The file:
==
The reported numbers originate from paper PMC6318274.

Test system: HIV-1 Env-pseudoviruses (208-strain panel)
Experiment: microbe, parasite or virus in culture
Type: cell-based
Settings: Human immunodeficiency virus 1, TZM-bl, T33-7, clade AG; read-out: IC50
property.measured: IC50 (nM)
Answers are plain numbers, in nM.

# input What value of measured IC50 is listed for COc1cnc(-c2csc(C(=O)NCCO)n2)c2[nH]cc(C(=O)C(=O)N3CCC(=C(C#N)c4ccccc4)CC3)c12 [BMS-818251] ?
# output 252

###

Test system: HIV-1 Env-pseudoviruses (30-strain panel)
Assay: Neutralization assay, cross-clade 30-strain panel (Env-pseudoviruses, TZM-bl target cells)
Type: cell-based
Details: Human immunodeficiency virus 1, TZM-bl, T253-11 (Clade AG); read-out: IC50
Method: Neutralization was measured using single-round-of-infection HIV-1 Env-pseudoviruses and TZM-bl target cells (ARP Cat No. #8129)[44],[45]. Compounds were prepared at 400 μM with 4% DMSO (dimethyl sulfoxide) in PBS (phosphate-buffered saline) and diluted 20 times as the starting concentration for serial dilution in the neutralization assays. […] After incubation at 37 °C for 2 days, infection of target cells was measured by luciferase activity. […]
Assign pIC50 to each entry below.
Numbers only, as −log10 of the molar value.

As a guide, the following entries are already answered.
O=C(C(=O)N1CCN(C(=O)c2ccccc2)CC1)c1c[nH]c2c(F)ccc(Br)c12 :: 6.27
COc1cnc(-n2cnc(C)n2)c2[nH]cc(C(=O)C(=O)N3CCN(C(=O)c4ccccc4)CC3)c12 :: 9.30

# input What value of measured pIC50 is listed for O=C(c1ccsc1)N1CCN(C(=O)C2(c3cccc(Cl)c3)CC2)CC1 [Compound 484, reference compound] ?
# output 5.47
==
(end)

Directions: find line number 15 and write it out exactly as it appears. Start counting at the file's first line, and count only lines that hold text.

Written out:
Method: Neutralization was measured using single-round-of-infection HIV-1 Env-pseudoviruses and TZM-bl target cells (ARP Cat No. #8129)[44],[45]. Compounds were prepared at 400 μM with 4% DMSO (dimethyl sulfoxide) in PBS (phosphate-buffered saline) and diluted 20 times as the starting concentration for serial dilution in the neutralization assays. […] After incubation at 37 °C for 2 days, infection of target cells was measured by luciferase activity. […]